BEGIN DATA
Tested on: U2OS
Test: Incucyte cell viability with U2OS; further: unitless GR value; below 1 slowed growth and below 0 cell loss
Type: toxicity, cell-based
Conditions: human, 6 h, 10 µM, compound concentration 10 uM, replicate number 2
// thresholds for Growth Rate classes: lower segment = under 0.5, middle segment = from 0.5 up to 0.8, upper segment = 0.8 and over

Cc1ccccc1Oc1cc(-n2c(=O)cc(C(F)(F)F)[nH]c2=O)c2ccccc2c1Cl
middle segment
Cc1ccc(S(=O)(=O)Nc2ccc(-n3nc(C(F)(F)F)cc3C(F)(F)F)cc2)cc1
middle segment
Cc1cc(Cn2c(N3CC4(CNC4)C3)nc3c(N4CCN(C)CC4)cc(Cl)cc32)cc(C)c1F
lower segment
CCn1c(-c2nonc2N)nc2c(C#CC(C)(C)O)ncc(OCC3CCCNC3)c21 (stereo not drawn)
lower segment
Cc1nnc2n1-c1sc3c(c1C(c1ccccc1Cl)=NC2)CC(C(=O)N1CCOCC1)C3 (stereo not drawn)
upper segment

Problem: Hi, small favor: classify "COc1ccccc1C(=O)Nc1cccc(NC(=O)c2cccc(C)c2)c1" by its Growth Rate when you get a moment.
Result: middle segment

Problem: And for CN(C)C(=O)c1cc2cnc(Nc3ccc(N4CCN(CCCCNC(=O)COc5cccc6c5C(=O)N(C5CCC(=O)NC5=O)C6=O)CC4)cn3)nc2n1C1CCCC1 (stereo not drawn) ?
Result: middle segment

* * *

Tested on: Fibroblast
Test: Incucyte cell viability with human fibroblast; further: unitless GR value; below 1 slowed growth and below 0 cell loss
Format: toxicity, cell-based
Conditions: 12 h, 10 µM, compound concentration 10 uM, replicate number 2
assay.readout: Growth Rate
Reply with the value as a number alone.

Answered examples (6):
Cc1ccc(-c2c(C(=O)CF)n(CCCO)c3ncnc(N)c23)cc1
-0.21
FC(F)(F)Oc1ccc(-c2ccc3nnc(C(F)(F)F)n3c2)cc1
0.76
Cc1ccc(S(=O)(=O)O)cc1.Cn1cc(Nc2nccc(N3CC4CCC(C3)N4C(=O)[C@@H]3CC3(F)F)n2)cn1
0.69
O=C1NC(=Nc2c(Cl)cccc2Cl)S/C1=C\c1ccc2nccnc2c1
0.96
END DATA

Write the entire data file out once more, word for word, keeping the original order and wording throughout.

Tested on: U2OS
Test: Incucyte cell viability with U2OS; further: unitless GR value; below 1 slowed growth and below 0 cell loss
Type: toxicity, cell-based
Conditions: human, 6 h, 10 µM, compound concentration 10 uM, replicate number 2
// thresholds for Growth Rate classes: lower segment = under 0.5, middle segment = from 0.5 up to 0.8, upper segment = 0.8 and over

Cc1ccccc1Oc1cc(-n2c(=O)cc(C(F)(F)F)[nH]c2=O)c2ccccc2c1Cl
middle segment
Cc1ccc(S(=O)(=O)Nc2ccc(-n3nc(C(F)(F)F)cc3C(F)(F)F)cc2)cc1
middle segment
Cc1cc(Cn2c(N3CC4(CNC4)C3)nc3c(N4CCN(C)CC4)cc(Cl)cc32)cc(C)c1F
lower segment
CCn1c(-c2nonc2N)nc2c(C#CC(C)(C)O)ncc(OCC3CCCNC3)c21 (stereo not drawn)
lower segment
Cc1nnc2n1-c1sc3c(c1C(c1ccccc1Cl)=NC2)CC(C(=O)N1CCOCC1)C3 (stereo not drawn)
upper segment

Problem: Hi, small favor: classify "COc1ccccc1C(=O)Nc1cccc(NC(=O)c2cccc(C)c2)c1" by its Growth Rate when you get a moment.
Result: middle segment

Problem: And for CN(C)C(=O)c1cc2cnc(Nc3ccc(N4CCN(CCCCNC(=O)COc5cccc6c5C(=O)N(C5CCC(=O)NC5=O)C6=O)CC4)cn3)nc2n1C1CCCC1 (stereo not drawn) ?
Result: middle segment

* * *

Tested on: Fibroblast
Test: Incucyte cell viability with human fibroblast; further: unitless GR value; below 1 slowed growth and below 0 cell loss
Format: toxicity, cell-based
Conditions: 12 h, 10 µM, compound concentration 10 uM, replicate number 2
assay.readout: Growth Rate
Reply with the value as a number alone.

Answered examples (6):
Cc1ccc(-c2c(C(=O)CF)n(CCCO)c3ncnc(N)c23)cc1
-0.21
FC(F)(F)Oc1ccc(-c2ccc3nnc(C(F)(F)F)n3c2)cc1
0.76
Cc1ccc(S(=O)(=O)O)cc1.Cn1cc(Nc2nccc(N3CC4CCC(C3)N4C(=O)[C@@H]3CC3(F)F)n2)cn1
0.69
O=C1NC(=Nc2c(Cl)cccc2Cl)S/C1=C\c1ccc2nccnc2c1
0.96